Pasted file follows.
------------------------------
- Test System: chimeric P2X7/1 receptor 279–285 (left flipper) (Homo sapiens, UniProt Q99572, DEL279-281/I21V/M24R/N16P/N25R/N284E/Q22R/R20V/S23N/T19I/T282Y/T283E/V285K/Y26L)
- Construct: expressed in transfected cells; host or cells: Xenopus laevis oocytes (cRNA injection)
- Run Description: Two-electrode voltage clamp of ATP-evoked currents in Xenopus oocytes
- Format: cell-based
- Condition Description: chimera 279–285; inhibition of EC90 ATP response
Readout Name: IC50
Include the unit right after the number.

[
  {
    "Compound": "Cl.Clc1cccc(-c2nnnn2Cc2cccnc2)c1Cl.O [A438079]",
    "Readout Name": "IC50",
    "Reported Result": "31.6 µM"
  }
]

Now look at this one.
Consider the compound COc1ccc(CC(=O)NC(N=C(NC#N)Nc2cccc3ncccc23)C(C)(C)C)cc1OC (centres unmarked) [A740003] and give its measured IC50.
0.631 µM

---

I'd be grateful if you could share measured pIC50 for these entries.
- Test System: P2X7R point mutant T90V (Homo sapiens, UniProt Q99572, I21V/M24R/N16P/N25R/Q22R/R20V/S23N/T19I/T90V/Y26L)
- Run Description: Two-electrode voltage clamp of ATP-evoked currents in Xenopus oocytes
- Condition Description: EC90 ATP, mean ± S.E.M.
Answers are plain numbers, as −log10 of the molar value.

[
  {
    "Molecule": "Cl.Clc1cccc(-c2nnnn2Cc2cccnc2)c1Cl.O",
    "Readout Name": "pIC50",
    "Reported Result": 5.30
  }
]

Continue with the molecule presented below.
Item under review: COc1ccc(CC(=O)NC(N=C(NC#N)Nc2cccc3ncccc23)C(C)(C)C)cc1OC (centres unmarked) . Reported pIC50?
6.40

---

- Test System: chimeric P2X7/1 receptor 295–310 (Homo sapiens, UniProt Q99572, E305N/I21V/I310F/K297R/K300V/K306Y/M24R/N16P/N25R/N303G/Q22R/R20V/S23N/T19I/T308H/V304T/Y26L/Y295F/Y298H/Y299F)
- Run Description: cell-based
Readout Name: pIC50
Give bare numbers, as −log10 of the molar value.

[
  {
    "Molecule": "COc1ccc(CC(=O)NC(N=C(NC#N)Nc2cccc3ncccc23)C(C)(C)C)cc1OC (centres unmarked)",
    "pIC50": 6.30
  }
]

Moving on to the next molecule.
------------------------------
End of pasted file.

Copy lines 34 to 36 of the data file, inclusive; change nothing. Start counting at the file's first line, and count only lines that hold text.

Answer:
---

- Test System: chimeric P2X7/1 receptor 295–310 (Homo sapiens, UniProt Q99572, E305N/I21V/I310F/K297R/K300V/K306Y/M24R/N16P/N25R/N303G/Q22R/R20V/S23N/T19I/T308H/V304T/Y26L/Y295F/Y298H/Y299F)
- Run Description: cell-based